Ana Mendieta


Cuban-born performance artist Ana Mendieta created timeless works that asserted her connection with nature. She is known for her “Silueta (Silhouette) Series“ where she imprinted her own form on sand, rock, and other materials, leaving behind an impression like that of a memory.

Mendieta fled Cuba at the age of twelve and grew up in foster care in the United States.  After the 1961 Cuban Revolution, she was living in Iowa where she studied at the University of Iowa earning her B.A., M.A., and M.F.A. degrees.  At the university she was exposed to several feminist visiting artists, such as Martha Rosler, who worked with her own body to convey a personal and a political message.

Mendieta celebrated the idea that women have a deeper identification with nature than men do.  By 1972 Mendieta rejected painting in order to devote herself to body art and performance. In a 1973 staged performance she used her bound and bloodied half-naked body to protest a brutal rape and murder on the campus of the university while she was a student there. She was completely silent throughout the performance which had viewers feel as though they had stumbled upon the aftermath of a crime.

Inspired by Santeria, an Afro-Caribbean religion, which emphasizes immersion in nature, Mendieta produced ritualistic performances on film as well as some 200 earth-and-body works, using earth as her sculptural medium and recording them in color photographs.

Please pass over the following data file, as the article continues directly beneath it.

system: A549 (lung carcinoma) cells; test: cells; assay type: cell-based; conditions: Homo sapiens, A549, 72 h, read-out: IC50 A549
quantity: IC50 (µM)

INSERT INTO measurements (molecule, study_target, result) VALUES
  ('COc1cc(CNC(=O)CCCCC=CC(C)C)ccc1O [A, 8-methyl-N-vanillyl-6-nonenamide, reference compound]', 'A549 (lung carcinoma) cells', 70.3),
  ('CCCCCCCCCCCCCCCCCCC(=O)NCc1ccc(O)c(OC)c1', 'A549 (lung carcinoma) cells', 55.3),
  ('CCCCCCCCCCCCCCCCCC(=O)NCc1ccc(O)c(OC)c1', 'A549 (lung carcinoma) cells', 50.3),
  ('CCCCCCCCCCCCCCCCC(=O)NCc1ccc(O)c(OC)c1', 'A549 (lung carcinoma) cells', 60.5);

Some of Mendieta’s work was made in Mexico and in return trips to Cuba, while other works – such as her “Tree of Life” series – were done in Iowa.  In “Tree of Life” Mendieta uses her own body, covered with mud, with arms raised up like a prehistoric goddess. She appeared at one with nature, her “maternal source.”

She moved to New York and in 1978 joined the Artists in Residence, Inc. Gallery, the first gallery for women in the United States.  She was a member for four years and in 1980 curated the show, “Dialectics of Isolation: An Exhibition of Third World Women Artists of the United States.” However, she resigned from A.I.R. in 1982 after a dispute instigated by her husband, artist Carl Andre.  She also felt that A.I.R. as a mainstream Feminist Movement had “failed to remember” its nonwhite counterparts and their struggle with issues of race, gender, and class .

Her untimely death, falling from a window, was thought to be suspicious.  Artist and friend, Howardina Pindell, was among those who believed that Mendieta was killed by Andre. Talking about her portrayal of Mendieta in one of her own paintings, Pindell states, “It reminded me of when she was pushed out of the window, of the line that would be drawn around the body where it fell.”

In 1979, Mendieta had a solo exhibition at A.I.R. Gallery. She was awarded the Prix de Rome in 1983.  In 1987, there was the first survey exhibition of her work at the New Museum of Contemporary Art in New York. Her work was exhibited in a retrospective “Ana Mendieta: Earthbound” at the Middelheim Museum, Antwerp in 2019. “La tierra habla (The Earth Speaks) at Galerie Lelong & Co. in Manhattan documents the work she made on her trips back to Cuba. Recently, works from her “Siluetas” series were shown in a new public art space in Oaxaca, Mexico. The show, “Elementos Vitales: Ana Mendieta in Oaxaca,” is the first time these work were on view in the region in which they were created.

Her work is in the collections of the Guggenheim, Metropolitan Museum of Art, Whitney Museum of American Art, Museum of Modern Art, and Centre Pompidou among others.

More here.

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